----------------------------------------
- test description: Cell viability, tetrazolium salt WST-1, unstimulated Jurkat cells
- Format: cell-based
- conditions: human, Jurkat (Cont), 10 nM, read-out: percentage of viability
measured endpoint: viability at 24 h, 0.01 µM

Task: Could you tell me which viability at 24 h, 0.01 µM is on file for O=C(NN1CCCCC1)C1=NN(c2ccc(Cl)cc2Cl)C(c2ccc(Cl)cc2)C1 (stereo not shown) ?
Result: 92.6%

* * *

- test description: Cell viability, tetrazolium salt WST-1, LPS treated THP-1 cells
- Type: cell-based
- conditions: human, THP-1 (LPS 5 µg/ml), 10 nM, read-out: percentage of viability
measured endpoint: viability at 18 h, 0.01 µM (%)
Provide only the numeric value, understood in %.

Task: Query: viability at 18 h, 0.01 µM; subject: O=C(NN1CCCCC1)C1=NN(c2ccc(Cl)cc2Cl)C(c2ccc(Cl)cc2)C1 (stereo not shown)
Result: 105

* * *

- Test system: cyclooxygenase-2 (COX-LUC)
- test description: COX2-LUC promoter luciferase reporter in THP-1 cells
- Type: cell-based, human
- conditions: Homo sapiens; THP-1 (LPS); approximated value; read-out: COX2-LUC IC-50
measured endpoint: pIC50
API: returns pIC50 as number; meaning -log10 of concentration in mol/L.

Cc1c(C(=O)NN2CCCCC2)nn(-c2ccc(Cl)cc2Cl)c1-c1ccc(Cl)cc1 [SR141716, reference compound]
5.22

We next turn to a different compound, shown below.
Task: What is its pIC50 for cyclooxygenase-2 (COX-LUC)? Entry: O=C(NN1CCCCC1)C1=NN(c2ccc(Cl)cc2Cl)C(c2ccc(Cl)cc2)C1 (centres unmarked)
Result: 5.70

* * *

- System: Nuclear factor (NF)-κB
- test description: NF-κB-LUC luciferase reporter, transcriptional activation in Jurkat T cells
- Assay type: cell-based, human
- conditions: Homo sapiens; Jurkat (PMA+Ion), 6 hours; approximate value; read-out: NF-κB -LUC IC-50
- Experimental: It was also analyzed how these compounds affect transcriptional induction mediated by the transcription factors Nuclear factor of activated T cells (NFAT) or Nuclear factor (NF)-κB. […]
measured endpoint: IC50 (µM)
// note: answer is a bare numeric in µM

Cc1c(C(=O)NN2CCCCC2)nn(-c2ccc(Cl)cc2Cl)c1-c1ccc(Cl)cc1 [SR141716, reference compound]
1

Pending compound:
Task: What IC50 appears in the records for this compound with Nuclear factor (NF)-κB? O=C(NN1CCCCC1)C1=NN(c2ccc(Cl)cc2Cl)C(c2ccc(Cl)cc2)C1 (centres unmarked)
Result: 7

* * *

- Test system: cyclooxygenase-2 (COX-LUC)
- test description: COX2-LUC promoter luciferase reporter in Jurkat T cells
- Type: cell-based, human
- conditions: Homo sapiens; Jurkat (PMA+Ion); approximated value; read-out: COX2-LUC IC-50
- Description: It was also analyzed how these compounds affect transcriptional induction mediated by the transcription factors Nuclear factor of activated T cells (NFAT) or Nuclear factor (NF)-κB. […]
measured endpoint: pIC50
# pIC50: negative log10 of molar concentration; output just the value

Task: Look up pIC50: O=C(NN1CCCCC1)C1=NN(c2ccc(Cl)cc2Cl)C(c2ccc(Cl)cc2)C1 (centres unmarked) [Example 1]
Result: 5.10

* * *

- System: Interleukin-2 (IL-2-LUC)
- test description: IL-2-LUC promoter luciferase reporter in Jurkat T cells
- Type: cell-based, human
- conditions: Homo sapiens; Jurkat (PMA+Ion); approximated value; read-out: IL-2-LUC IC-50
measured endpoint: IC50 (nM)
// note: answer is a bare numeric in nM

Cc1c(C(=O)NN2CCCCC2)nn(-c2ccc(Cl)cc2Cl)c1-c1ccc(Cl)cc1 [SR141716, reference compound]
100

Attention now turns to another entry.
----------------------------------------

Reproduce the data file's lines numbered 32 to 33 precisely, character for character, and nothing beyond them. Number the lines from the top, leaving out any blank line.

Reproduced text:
- Experimental: It was also analyzed how these compounds affect transcriptional induction mediated by the transcription factors Nuclear factor of activated T cells (NFAT) or Nuclear factor (NF)-κB. […]
measured endpoint: IC50 (µM)